Tuesday, October 31, 2017

Norwich Woman Gets $1.45 Million Settlement Following Accident With Drunk Driver

A Norwich woman severely injured after the car she was driving was struck head on by an alleged drunken motorist has received a $1.45 million settlement.

Andrea Bettencourt received the check from the estate of Mose Jones Friday. Jones was killed in the accident.

Attorneys for Bettencourt also have two separate lawsuits pending against the Mohegan Sun Tribal Gaming Authority alleging it recklessly dispensed liquor to Jones at the casino before the accident. The lawsuits are pending in New London Superior Court and with Mohegan Tribal Court. The lawsuit against the Jones estate was filed in February.

Robert Reardon, Bettencourt’s attorney, said the casino should be held liable for the accident because they allegedly allowed Jones to drink an excessive amount of liquor. Jones’ autopsy revealed he had a blood alcohol reading of 0.39, nearly five times the legal limit, which is 0.08. The incident occurred in January 2016.

Jones, Reardon said, was considered a high roller by the casino and therefore was allowed to consume as many drinks as he wanted free of charge. Jones had been drinking at the casinos’ Sachem’s Lounge.

“Our position is he was drinking nonstop for three to four hours,” said Reardon, a partner with The Reardon Law Firm in New London. “He was grossly intoxicated.”

Reardon said Sachem’s Lounge has a small seating and bar area and the bartender had to be aware Jones was intoxicated. “Our main argument against the casino is that they have to exercise more care on how many drinks people are getting when they are not paying for them. He received far more liquor than any reasonable bartender should have allowed him to receive and consume.”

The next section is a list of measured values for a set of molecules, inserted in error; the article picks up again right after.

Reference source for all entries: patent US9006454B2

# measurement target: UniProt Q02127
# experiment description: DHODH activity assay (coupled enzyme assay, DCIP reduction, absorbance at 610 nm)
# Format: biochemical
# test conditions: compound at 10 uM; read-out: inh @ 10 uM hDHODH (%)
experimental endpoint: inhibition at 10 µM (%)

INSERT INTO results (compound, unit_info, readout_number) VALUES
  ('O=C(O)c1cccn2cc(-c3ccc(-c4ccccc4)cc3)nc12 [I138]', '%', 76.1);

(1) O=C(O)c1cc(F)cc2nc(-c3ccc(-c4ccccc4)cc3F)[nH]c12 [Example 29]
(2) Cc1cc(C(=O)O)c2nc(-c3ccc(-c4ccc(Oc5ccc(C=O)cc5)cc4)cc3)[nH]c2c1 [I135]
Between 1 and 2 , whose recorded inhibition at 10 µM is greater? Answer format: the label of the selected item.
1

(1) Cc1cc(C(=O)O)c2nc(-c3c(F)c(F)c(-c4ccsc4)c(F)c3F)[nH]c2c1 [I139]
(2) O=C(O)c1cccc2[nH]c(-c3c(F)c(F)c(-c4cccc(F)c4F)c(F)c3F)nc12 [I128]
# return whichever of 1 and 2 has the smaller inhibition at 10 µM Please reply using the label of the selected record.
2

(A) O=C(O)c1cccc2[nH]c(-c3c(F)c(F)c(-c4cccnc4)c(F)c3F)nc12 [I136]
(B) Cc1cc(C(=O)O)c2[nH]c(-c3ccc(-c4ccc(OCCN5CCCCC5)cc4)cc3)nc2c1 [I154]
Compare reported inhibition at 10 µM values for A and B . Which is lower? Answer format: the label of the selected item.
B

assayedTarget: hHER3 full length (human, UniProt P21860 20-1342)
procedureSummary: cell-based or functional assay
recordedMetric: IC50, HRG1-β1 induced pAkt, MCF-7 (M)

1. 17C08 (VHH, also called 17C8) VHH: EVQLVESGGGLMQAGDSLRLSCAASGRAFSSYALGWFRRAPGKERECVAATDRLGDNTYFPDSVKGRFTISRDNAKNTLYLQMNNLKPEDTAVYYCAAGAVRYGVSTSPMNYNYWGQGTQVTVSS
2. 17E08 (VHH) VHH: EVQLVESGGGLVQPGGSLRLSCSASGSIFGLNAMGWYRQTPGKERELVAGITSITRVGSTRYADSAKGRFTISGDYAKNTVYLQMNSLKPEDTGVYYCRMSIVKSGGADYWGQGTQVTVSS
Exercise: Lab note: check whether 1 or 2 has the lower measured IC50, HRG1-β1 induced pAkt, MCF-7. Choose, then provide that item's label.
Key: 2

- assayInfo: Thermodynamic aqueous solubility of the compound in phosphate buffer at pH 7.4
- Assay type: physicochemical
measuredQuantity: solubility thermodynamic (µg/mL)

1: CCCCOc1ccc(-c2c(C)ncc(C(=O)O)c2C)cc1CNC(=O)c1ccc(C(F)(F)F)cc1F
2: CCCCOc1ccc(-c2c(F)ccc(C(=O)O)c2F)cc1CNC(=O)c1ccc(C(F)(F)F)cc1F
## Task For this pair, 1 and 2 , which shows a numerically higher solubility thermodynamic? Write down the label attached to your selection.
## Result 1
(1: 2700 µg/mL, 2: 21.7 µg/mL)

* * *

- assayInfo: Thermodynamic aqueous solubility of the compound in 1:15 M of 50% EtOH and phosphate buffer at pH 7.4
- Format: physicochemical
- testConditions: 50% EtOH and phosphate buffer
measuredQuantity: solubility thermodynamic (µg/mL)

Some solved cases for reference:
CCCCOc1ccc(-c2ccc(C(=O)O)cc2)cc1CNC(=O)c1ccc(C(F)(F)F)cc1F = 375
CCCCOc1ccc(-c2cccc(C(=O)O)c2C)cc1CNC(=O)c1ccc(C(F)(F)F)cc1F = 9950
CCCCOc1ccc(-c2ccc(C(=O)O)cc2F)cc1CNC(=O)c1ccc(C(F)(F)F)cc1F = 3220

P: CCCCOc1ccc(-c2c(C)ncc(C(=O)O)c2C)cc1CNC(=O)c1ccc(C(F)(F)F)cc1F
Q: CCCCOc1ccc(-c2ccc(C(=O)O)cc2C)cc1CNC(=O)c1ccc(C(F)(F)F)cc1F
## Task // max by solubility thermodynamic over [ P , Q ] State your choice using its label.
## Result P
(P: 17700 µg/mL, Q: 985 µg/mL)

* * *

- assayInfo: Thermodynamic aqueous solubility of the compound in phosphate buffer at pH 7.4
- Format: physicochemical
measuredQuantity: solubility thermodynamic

Reardon said he doesn’t know what type of insurance Sachem’s Lounge has, noting that will be learned in discovery.

In Connecticut, bars have the option of having dram shop insurance. The state’s dram shop law says that a dram shop action cannot be based on mere negligence. A vendor must sell or give alcohol to an intoxicated person “recklessly” or “intentionally” in order for dram shop liability to arise.

Reardon said Tuesday it doesn’t matter to his case if the bar had dram shop insurance “because the casino has significant assets to pay any judgment. I’m sure the insurance was ample.”

Reardon and attorneys for the Jones estate settled the case Oct. 20.

Because of the accident, Bettencourt, 53, will never be able to work again, Reardon said. Bettencourt was a medical assistant. She sustained chronic pain to her leg and arm and has hearing loss, Reardon said. She underwent seven surgeries, including to her leg, arm and wrist, he said.

To date, Reardon said, Bettencourt has incurred about $171,000 in medical expenses.

While the $1.45 million settlement for his client is gratifying, Reardon said it’s not enough.

“Ms. Bettencourt has been through a terrible ordeal, but it’s not enough yet. We will continue to try to receive more compensation from the tribe,” Reardon said.

The 19-year-old casino has had several lawsuits filed against it for similar offenses. Reardon said his firm represented two such cases. One was settled in 2015 for $4 million, he said, In that case, Reardon said, a nightclub/restaurant owned by a tenant at the casino was liable.

The Jones estate was represented by Arthur Riccio, a partner with Riccio & Beletsky in East Haven. Riccio did not respond to a request for comment Tuesday.

The Mohegan Sun Tribal Gaming Authority is represented by Robert Rhodes, a partner with Halloran & Sage in Westport. He also did not respond to a request for comment.

Assisting Reardon were partners Kelly Reardon and Joseph Barnes.

via https://www.law.com/ctlawtribune/sites/ctlawtribune/2017/10/31/norwich-woman-gets-1-45-million-settlement-following-accident-with-drunk-driver/?slreturn=20171002181842

Monday, October 16, 2017

Los Angeles Bar Patron Beaten by Bouncers Awarded $5 Million

In California, bar owners may be liable to pay damages if their security personnel assault their patrons in some situations. Even in cases in which the patrons were partly to blame, the patrons may still be able to recover damages that are reduced by the percentage of fault that they had for what happened. In Shawn Dearing v. Cabo Cantina, et al., the potential for liability of bar owners was demonstrated.